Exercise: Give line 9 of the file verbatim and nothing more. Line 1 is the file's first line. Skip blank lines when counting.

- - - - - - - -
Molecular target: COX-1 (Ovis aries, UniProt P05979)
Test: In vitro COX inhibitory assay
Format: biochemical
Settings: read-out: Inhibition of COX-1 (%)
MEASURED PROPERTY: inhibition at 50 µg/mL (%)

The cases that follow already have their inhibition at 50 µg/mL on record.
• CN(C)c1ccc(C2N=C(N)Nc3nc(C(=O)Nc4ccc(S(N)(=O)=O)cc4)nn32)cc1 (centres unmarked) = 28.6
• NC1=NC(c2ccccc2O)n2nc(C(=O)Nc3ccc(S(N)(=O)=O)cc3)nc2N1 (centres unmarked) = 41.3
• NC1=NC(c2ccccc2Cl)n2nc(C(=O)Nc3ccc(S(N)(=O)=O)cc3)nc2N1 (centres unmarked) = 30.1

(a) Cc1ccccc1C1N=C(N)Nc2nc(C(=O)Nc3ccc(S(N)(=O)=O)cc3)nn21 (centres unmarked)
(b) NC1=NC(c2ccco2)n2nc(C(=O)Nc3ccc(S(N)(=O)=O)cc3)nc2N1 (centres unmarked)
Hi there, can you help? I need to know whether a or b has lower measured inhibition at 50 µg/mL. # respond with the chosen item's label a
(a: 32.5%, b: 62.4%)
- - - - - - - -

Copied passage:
• NC1=NC(c2ccccc2Cl)n2nc(C(=O)Nc3ccc(S(N)(=O)=O)cc3)nc2N1 (centres unmarked) = 30.1